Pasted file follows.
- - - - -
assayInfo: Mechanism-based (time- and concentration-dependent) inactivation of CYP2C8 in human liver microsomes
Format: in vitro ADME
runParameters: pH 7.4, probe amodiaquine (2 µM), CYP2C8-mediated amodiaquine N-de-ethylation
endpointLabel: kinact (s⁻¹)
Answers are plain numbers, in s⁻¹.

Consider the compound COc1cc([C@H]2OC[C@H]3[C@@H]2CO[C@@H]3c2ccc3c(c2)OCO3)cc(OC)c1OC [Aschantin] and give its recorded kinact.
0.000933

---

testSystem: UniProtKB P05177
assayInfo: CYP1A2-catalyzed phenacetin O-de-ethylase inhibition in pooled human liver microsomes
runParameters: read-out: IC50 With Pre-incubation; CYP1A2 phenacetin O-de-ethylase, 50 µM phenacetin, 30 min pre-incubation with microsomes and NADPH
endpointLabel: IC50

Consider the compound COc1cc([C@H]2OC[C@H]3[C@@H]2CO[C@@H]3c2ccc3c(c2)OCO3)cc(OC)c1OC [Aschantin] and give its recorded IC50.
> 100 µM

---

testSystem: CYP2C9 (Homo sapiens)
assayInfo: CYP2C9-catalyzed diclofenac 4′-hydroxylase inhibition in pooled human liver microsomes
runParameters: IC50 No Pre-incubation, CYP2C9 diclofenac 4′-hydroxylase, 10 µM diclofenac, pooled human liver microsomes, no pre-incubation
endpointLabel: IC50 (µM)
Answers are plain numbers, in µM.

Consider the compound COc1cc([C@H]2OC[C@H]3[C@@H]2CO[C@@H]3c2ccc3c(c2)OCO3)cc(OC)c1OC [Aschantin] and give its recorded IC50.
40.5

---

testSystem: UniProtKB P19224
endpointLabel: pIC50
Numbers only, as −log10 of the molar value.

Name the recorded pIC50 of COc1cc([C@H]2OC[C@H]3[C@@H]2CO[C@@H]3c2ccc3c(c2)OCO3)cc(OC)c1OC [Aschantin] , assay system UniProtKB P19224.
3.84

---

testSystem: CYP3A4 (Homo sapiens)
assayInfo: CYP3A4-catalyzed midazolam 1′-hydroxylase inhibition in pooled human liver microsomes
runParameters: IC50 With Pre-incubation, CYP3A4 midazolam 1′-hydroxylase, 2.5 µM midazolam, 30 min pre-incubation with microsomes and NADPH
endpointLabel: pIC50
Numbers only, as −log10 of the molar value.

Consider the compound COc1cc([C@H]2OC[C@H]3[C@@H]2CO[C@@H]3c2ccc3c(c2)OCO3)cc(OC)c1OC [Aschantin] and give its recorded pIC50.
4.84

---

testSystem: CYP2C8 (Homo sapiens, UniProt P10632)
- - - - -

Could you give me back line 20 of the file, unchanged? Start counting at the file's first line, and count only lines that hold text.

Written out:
Answers are plain numbers, in µM.